Thursday, 25 January 2018

Another UK Treasure Hunter Rewarded for Disturbing Site

BBC 'Barrow Bronze Age gold hoard declared treasure' 24 January 2018 A hoard of Bronze Age jewellery unearthed in Cumbria by two metal detectorists John Rigg and Darren Fine has been declared treasure.
 The 3,000-year-old haul of three gold rings and a bracelet were found buried under a stone last year on a ridge at an undisclosed site in Urswick, Barrow.
presumably therefore, they'd been hidden under the stone  some 3000 years ago, and the deposit only disturbed by the Treasure hunters. Now, oddly enough, although the PAS are normally keen to bulk out their database numbers by adding Treasure finds to it, if you search under this place name, although there are other Bronze Age finds on the database from there this one seems not to be there. Why would that be? The other Bronze Age finds precisely from Urswick - are these all being removed from the same site? And is this site on cultivated land, or from the pasture areas with visible stones - some forming what look like structures, what does it mean 'on a ridge'? Earthwork?  Do we have another case of targeting a known site?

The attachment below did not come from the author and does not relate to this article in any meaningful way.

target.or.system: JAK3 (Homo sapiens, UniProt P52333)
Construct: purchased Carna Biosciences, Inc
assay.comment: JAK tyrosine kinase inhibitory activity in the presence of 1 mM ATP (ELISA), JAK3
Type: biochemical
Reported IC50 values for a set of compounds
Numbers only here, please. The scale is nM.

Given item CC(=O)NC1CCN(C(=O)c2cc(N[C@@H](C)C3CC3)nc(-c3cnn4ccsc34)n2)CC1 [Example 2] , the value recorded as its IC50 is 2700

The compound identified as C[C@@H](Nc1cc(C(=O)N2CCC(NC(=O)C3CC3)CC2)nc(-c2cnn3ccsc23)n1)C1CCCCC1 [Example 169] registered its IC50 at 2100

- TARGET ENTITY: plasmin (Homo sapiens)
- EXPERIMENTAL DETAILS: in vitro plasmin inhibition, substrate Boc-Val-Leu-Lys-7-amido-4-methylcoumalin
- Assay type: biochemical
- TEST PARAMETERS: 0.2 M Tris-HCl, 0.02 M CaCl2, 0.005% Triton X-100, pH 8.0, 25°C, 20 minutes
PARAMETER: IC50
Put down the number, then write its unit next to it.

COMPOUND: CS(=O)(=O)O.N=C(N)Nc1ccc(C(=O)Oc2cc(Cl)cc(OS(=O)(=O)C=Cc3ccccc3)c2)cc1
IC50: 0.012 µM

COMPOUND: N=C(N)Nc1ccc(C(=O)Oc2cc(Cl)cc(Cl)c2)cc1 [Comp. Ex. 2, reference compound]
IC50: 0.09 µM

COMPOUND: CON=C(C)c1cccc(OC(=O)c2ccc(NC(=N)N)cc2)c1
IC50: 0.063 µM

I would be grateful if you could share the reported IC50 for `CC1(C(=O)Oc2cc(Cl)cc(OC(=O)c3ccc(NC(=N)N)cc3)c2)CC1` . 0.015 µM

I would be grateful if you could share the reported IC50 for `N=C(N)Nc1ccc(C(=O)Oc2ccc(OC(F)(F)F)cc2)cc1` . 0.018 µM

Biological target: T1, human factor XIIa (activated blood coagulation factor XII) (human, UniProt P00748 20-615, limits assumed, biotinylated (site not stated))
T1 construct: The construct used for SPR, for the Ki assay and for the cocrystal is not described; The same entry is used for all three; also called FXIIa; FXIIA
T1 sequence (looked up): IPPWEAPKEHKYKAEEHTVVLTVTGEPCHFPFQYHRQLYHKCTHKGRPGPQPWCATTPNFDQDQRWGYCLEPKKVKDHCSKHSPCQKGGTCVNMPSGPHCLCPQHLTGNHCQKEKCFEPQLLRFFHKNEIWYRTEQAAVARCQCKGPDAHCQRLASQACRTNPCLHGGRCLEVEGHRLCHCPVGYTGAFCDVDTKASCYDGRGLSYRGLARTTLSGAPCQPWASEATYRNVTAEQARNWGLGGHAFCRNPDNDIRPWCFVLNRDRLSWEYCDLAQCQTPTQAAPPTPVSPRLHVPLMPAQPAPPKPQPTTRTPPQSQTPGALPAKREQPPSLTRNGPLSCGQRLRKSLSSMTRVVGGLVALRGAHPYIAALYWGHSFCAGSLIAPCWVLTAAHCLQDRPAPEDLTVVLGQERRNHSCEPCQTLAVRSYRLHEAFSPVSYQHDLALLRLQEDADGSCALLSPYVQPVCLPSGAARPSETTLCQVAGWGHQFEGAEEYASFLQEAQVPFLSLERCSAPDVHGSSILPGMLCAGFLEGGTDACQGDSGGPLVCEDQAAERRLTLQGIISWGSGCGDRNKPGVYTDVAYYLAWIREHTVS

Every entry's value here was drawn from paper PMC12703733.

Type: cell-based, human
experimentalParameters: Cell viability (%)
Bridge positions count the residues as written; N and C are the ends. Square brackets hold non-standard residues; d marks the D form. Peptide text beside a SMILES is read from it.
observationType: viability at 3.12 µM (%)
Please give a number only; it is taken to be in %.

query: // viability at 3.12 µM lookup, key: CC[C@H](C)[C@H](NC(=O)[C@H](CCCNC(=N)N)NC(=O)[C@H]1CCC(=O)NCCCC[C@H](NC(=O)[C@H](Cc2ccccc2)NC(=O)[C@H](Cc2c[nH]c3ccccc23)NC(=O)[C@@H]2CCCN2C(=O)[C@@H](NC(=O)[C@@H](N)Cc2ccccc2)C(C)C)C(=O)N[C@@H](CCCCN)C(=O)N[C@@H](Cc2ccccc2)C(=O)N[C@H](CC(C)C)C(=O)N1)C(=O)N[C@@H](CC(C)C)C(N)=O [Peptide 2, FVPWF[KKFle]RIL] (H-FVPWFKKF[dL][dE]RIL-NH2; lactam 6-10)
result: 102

Vignette: The PAS and the media will show you the goldie goodies, Obviously from an archaeological rather than sensationalist point of view, what is important is the context, which will be somewhere in this area of the Google Earth picture. Sadly however, the Scheme set up to instil a notion of the importance of recording artefacts in their contexts, sic, gives no idea at all about any of that beyond 'a ridge at an undisclosed site in Urswick, Barrow'.

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